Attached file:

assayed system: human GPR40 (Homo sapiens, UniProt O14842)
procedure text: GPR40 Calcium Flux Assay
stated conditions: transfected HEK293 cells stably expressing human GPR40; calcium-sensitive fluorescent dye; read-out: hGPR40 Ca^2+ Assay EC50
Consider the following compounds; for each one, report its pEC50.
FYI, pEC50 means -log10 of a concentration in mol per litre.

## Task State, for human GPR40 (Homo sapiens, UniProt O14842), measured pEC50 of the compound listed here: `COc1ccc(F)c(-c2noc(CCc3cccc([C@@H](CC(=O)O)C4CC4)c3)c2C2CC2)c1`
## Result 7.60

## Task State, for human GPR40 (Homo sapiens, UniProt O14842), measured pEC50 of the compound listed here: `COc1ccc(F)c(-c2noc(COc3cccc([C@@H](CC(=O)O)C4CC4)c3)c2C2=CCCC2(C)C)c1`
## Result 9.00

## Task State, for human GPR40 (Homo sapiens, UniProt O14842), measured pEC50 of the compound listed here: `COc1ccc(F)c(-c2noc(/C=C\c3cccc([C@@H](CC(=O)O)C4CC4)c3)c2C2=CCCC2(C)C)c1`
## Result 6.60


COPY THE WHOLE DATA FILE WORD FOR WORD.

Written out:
assayed system: human GPR40 (Homo sapiens, UniProt O14842)
procedure text: GPR40 Calcium Flux Assay
stated conditions: transfected HEK293 cells stably expressing human GPR40; calcium-sensitive fluorescent dye; read-out: hGPR40 Ca^2+ Assay EC50
Consider the following compounds; for each one, report its pEC50.
FYI, pEC50 means -log10 of a concentration in mol per litre.

## Task State, for human GPR40 (Homo sapiens, UniProt O14842), measured pEC50 of the compound listed here: `COc1ccc(F)c(-c2noc(CCc3cccc([C@@H](CC(=O)O)C4CC4)c3)c2C2CC2)c1`
## Result 7.60

## Task State, for human GPR40 (Homo sapiens, UniProt O14842), measured pEC50 of the compound listed here: `COc1ccc(F)c(-c2noc(COc3cccc([C@@H](CC(=O)O)C4CC4)c3)c2C2=CCCC2(C)C)c1`
## Result 9.00

## Task State, for human GPR40 (Homo sapiens, UniProt O14842), measured pEC50 of the compound listed here: `COc1ccc(F)c(-c2noc(/C=C\c3cccc([C@@H](CC(=O)O)C4CC4)c3)c2C2=CCCC2(C)C)c1`
## Result 6.60